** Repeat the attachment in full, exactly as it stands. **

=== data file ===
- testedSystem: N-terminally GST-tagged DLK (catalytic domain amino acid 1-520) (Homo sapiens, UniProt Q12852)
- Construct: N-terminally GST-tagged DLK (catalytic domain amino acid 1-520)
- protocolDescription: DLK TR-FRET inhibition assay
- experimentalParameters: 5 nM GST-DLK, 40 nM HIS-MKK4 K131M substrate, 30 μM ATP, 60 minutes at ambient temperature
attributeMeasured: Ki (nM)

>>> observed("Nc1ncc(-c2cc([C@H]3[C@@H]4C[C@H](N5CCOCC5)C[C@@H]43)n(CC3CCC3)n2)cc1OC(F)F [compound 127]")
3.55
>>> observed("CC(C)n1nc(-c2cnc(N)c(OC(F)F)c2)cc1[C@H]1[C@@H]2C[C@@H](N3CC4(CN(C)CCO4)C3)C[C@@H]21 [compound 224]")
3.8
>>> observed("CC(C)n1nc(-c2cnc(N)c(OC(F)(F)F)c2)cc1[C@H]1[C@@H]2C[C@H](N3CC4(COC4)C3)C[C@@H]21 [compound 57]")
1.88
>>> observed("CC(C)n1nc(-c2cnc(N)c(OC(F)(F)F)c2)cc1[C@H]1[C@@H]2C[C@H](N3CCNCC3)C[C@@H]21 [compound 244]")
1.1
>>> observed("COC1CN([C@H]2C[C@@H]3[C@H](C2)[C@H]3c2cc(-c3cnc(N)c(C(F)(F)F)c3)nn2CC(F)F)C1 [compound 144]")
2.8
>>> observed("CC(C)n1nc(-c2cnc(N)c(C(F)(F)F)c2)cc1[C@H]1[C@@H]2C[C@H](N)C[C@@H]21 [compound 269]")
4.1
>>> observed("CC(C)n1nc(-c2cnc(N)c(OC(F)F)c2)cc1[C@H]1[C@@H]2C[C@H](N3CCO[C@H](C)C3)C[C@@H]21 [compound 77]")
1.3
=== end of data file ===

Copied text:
- testedSystem: N-terminally GST-tagged DLK (catalytic domain amino acid 1-520) (Homo sapiens, UniProt Q12852)
- Construct: N-terminally GST-tagged DLK (catalytic domain amino acid 1-520)
- protocolDescription: DLK TR-FRET inhibition assay
- experimentalParameters: 5 nM GST-DLK, 40 nM HIS-MKK4 K131M substrate, 30 μM ATP, 60 minutes at ambient temperature
attributeMeasured: Ki (nM)

>>> observed("Nc1ncc(-c2cc([C@H]3[C@@H]4C[C@H](N5CCOCC5)C[C@@H]43)n(CC3CCC3)n2)cc1OC(F)F [compound 127]")
3.55
>>> observed("CC(C)n1nc(-c2cnc(N)c(OC(F)F)c2)cc1[C@H]1[C@@H]2C[C@@H](N3CC4(CN(C)CCO4)C3)C[C@@H]21 [compound 224]")
3.8
>>> observed("CC(C)n1nc(-c2cnc(N)c(OC(F)(F)F)c2)cc1[C@H]1[C@@H]2C[C@H](N3CC4(COC4)C3)C[C@@H]21 [compound 57]")
1.88
>>> observed("CC(C)n1nc(-c2cnc(N)c(OC(F)(F)F)c2)cc1[C@H]1[C@@H]2C[C@H](N3CCNCC3)C[C@@H]21 [compound 244]")
1.1
>>> observed("COC1CN([C@H]2C[C@@H]3[C@H](C2)[C@H]3c2cc(-c3cnc(N)c(C(F)(F)F)c3)nn2CC(F)F)C1 [compound 144]")
2.8
>>> observed("CC(C)n1nc(-c2cnc(N)c(C(F)(F)F)c2)cc1[C@H]1[C@@H]2C[C@H](N)C[C@@H]21 [compound 269]")
4.1
>>> observed("CC(C)n1nc(-c2cnc(N)c(OC(F)F)c2)cc1[C@H]1[C@@H]2C[C@H](N3CCO[C@H](C)C3)C[C@@H]21 [compound 77]")
1.3